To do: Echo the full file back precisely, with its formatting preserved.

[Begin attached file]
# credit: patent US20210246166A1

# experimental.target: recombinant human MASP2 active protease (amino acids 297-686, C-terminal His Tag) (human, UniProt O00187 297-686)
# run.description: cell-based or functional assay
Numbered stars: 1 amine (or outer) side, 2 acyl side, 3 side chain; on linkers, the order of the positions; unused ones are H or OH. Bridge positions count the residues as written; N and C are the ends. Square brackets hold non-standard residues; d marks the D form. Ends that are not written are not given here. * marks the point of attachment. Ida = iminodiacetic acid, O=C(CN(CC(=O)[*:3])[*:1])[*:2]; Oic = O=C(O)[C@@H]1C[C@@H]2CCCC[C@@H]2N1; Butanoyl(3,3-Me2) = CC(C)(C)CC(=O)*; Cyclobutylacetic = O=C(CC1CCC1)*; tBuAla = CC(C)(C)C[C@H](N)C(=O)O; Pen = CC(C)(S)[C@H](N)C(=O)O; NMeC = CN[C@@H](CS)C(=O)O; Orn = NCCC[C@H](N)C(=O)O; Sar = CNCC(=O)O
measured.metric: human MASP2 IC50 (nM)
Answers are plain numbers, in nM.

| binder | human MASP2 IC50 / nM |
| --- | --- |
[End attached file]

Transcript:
# credit: patent US20210246166A1

# experimental.target: recombinant human MASP2 active protease (amino acids 297-686, C-terminal His Tag) (human, UniProt O00187 297-686)
# run.description: cell-based or functional assay
Numbered stars: 1 amine (or outer) side, 2 acyl side, 3 side chain; on linkers, the order of the positions; unused ones are H or OH. Bridge positions count the residues as written; N and C are the ends. Square brackets hold non-standard residues; d marks the D form. Ends that are not written are not given here. * marks the point of attachment. Ida = iminodiacetic acid, O=C(CN(CC(=O)[*:3])[*:1])[*:2]; Oic = O=C(O)[C@@H]1C[C@@H]2CCCC[C@@H]2N1; Butanoyl(3,3-Me2) = CC(C)(C)CC(=O)*; Cyclobutylacetic = O=C(CC1CCC1)*; tBuAla = CC(C)(C)C[C@H](N)C(=O)O; Pen = CC(C)(S)[C@H](N)C(=O)O; NMeC = CN[C@@H](CS)C(=O)O; Orn = NCCC[C@H](N)C(=O)O; Sar = CNCC(=O)O
measured.metric: human MASP2 IC50 (nM)
Answers are plain numbers, in nM.

| binder | human MASP2 IC50 / nM |
| --- | --- |